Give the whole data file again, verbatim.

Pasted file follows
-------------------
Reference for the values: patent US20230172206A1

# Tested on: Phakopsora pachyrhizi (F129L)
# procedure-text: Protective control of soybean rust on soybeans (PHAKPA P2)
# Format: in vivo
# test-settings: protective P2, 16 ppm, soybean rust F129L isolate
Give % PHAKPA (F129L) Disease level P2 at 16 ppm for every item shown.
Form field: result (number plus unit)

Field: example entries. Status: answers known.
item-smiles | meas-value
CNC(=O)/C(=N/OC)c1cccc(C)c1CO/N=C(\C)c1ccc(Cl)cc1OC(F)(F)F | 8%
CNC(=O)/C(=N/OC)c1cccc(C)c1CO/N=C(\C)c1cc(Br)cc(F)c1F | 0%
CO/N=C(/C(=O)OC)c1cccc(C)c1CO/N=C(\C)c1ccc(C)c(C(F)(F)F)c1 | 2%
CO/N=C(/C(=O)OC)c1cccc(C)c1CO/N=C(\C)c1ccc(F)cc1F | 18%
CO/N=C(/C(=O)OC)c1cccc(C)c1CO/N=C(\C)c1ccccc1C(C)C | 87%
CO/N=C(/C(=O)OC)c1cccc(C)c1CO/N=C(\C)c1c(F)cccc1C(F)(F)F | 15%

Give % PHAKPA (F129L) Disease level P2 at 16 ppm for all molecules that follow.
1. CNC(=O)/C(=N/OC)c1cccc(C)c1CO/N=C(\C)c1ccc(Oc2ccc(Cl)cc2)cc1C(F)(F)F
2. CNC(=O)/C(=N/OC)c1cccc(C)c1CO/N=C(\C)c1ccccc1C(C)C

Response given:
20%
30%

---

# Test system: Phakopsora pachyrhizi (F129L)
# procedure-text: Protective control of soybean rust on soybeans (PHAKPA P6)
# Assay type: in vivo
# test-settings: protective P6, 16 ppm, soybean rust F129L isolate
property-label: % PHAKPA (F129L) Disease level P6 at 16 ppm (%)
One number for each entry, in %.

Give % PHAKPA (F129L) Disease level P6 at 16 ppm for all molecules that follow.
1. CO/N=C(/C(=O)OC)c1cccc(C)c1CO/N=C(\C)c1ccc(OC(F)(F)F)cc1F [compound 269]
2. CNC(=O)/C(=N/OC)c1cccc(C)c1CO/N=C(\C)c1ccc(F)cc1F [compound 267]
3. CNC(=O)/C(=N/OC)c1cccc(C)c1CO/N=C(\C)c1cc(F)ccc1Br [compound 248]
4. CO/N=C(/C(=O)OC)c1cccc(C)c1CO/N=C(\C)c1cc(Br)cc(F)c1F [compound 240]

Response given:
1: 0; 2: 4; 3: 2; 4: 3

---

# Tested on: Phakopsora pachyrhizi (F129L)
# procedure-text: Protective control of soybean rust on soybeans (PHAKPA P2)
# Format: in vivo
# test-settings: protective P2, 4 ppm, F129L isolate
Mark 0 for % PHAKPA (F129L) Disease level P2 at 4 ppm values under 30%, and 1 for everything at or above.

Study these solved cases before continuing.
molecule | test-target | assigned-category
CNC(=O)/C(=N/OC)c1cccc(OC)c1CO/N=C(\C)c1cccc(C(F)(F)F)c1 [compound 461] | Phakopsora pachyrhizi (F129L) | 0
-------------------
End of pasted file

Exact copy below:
Reference for the values: patent US20230172206A1

# Tested on: Phakopsora pachyrhizi (F129L)
# procedure-text: Protective control of soybean rust on soybeans (PHAKPA P2)
# Format: in vivo
# test-settings: protective P2, 16 ppm, soybean rust F129L isolate
Give % PHAKPA (F129L) Disease level P2 at 16 ppm for every item shown.
Form field: result (number plus unit)

Field: example entries. Status: answers known.
item-smiles | meas-value
CNC(=O)/C(=N/OC)c1cccc(C)c1CO/N=C(\C)c1ccc(Cl)cc1OC(F)(F)F | 8%
CNC(=O)/C(=N/OC)c1cccc(C)c1CO/N=C(\C)c1cc(Br)cc(F)c1F | 0%
CO/N=C(/C(=O)OC)c1cccc(C)c1CO/N=C(\C)c1ccc(C)c(C(F)(F)F)c1 | 2%
CO/N=C(/C(=O)OC)c1cccc(C)c1CO/N=C(\C)c1ccc(F)cc1F | 18%
CO/N=C(/C(=O)OC)c1cccc(C)c1CO/N=C(\C)c1ccccc1C(C)C | 87%
CO/N=C(/C(=O)OC)c1cccc(C)c1CO/N=C(\C)c1c(F)cccc1C(F)(F)F | 15%

Give % PHAKPA (F129L) Disease level P2 at 16 ppm for all molecules that follow.
1. CNC(=O)/C(=N/OC)c1cccc(C)c1CO/N=C(\C)c1ccc(Oc2ccc(Cl)cc2)cc1C(F)(F)F
2. CNC(=O)/C(=N/OC)c1cccc(C)c1CO/N=C(\C)c1ccccc1C(C)C

Response given:
20%
30%

---

# Test system: Phakopsora pachyrhizi (F129L)
# procedure-text: Protective control of soybean rust on soybeans (PHAKPA P6)
# Assay type: in vivo
# test-settings: protective P6, 16 ppm, soybean rust F129L isolate
property-label: % PHAKPA (F129L) Disease level P6 at 16 ppm (%)
One number for each entry, in %.

Give % PHAKPA (F129L) Disease level P6 at 16 ppm for all molecules that follow.
1. CO/N=C(/C(=O)OC)c1cccc(C)c1CO/N=C(\C)c1ccc(OC(F)(F)F)cc1F [compound 269]
2. CNC(=O)/C(=N/OC)c1cccc(C)c1CO/N=C(\C)c1ccc(F)cc1F [compound 267]
3. CNC(=O)/C(=N/OC)c1cccc(C)c1CO/N=C(\C)c1cc(F)ccc1Br [compound 248]
4. CO/N=C(/C(=O)OC)c1cccc(C)c1CO/N=C(\C)c1cc(Br)cc(F)c1F [compound 240]

Response given:
1: 0; 2: 4; 3: 2; 4: 3

---

# Tested on: Phakopsora pachyrhizi (F129L)
# procedure-text: Protective control of soybean rust on soybeans (PHAKPA P2)
# Format: in vivo
# test-settings: protective P2, 4 ppm, F129L isolate
Mark 0 for % PHAKPA (F129L) Disease level P2 at 4 ppm values under 30%, and 1 for everything at or above.

Study these solved cases before continuing.
molecule | test-target | assigned-category
CNC(=O)/C(=N/OC)c1cccc(OC)c1CO/N=C(\C)c1cccc(C(F)(F)F)c1 [compound 461] | Phakopsora pachyrhizi (F129L) | 0